prototyping, mass production as well as marketing.
American Scott Anthony who is managing director of another
multiplier, Innosight Ventures,
recently wrote on the Harvard Business Review
blog that, "Governments
often feel that their role is to invest in cutting-edge
technology. However, new-to-the-world technologies that
promise never-seen-before performance won't have much impact
in emerging markets. Instead, these markets need 'great
leaps downward' - - simplifying and cost-reducing technologies
that promise to open up historically locked markets."
The Singapore Business Federation (SBF) has become the first
multiplier of the Global-Asia Hub program and it can provide ready turnkey
services for new foreign companies through business partners across venture
capitalists, financiers, consultants and research institutions. "SBF will
seek out companies with innovation and knowledge-intensive activities,
especially those with strong intellectual properties,” according to its
Tony Chew, chairman of SBF.
The nine other 'multipliers' - - set-ups with strong business support services
or global networks - - will likely be country chambers such as the
Singapore-German Chamber of Industry and Commerce, EDB said.
A particular attraction of Singapore, apart from its famed
efficiency and its intolerance for corruption, is its protection of
EDB partners SBF to attract global mid-sized companies and Asian enterprises to Singapore. A Memorandum of Understanding (MOU) was signed between Dr Beh Swan Gin, MD of EDB (l) and Tony Chew, chairman of SBF, on Oct 06, 2010.
Last month, Singapore’s deputy prime minister and
minister for defence, Teo Chee Hean,
said the Lion City has attracted about 26 innovative foreign infocomm start up enterprises,
bringing in more than SG$50 million
(US$37.5 million) of investment and
creating 260 high-level jobs in the past
The start-ups, from the US,
Israel, Sweden and China, have
established engineering centres on the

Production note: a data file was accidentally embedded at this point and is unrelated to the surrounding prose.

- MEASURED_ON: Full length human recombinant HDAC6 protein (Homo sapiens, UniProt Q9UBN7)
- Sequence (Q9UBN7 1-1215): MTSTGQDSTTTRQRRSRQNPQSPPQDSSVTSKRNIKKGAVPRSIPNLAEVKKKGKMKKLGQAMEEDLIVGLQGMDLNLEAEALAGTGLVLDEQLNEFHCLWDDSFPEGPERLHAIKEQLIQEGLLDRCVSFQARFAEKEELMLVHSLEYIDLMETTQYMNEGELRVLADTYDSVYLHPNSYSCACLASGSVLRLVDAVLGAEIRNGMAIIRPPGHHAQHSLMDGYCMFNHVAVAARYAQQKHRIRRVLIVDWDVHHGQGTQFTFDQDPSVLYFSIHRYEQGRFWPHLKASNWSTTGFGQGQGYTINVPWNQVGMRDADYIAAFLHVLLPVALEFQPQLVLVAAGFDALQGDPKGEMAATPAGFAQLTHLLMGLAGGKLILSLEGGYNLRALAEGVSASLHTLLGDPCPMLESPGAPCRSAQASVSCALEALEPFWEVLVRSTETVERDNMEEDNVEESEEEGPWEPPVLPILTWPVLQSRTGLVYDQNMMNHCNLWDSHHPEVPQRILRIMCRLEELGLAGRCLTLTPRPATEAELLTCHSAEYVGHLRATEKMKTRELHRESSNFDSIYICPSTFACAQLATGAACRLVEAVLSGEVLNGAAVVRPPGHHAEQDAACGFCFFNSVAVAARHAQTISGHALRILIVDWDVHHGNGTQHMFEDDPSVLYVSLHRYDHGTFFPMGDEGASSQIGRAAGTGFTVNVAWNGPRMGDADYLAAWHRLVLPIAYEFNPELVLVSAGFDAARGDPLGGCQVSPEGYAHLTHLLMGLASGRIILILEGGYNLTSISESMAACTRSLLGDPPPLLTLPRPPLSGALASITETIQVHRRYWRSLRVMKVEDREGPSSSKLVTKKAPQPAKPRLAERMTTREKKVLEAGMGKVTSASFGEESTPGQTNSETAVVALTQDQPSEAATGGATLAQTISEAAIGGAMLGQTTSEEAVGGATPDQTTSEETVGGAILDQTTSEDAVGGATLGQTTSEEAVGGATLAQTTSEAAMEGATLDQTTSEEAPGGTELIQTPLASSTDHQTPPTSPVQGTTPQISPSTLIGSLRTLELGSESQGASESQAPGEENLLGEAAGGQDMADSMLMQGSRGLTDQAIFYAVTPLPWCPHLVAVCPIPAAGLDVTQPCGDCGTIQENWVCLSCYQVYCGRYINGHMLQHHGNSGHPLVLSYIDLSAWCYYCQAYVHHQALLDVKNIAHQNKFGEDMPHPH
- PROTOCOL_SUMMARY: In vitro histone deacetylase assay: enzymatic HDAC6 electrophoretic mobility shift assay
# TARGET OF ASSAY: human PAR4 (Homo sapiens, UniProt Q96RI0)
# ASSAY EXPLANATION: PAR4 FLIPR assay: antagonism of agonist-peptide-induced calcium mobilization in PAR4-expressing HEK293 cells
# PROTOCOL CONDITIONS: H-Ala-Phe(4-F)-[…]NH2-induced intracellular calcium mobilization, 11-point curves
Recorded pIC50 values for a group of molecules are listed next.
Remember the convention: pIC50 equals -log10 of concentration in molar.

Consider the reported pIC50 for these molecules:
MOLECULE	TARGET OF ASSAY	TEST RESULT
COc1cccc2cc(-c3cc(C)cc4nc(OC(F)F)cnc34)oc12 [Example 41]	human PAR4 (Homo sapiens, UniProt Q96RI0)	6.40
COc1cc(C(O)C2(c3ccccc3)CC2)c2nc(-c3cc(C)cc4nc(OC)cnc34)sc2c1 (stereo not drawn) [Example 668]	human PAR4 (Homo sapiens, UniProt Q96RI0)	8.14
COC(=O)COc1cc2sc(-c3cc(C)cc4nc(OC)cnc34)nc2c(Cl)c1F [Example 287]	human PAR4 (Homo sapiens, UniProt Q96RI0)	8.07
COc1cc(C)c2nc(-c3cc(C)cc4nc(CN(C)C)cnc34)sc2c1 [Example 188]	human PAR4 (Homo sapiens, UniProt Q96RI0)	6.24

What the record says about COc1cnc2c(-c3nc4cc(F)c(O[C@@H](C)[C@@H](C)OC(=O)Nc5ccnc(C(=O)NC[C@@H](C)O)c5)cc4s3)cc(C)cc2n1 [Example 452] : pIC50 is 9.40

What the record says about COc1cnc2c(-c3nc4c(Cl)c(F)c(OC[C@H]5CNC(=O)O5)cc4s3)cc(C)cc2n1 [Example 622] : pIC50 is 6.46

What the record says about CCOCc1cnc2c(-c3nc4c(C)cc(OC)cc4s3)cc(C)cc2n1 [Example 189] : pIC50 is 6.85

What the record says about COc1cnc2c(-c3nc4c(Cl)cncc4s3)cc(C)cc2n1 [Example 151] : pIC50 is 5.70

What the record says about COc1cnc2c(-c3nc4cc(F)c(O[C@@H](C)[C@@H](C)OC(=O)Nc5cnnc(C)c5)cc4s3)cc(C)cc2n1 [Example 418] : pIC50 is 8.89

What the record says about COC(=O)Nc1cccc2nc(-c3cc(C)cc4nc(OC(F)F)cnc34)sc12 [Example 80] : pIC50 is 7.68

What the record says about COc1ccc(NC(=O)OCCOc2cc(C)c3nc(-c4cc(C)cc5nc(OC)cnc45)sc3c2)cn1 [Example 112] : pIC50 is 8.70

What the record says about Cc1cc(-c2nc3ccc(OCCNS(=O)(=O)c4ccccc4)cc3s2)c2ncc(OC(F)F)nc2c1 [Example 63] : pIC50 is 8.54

EDB's Dr. Beh said on the strategy of attracting smaller enterprises: "We want them to know that
Singapore welcomes them even if their initial presence may be small, such
as a small sales or representative office."
Also this month, Singapore announced that it would invest S$3.7bn
(US$2.86bn) in biomedical
sciences research for the period 2011 – 2015.
Today, over 100 global biomedical sciences companies are based
on the island
and BMS manufacturing output for 2009 was
S$21bn, up by more than three times from S$6.3bn in 2000. In terms of BMS’s
share of Singapore’s total manufacturing output, it was 10% in 2009.
Irishman Declan J. Mansfield, who is based in South-East
Asia and Australia, has been in Singapore in recent days discussing funding
for biomedical products and he says in relation to the comparison of
Singapore and Ireland: "The difference between the 2
governments leads me to believe Ireland is in denial about its loss of
capacity, will, and financial ability to create a new Innovation Center for
Pharma other than as - - -a pass-through economy -- for Big Business profits
Exports from Big Pharma and medical device firms in Ireland
account for more than 50% of merchandise exports and in the period
2004/2009, exports from the sector increased by 25% but there were few jobs
The Big Pharma firms face losses of revenue of $100bn in the
next 5 years from patent expirations.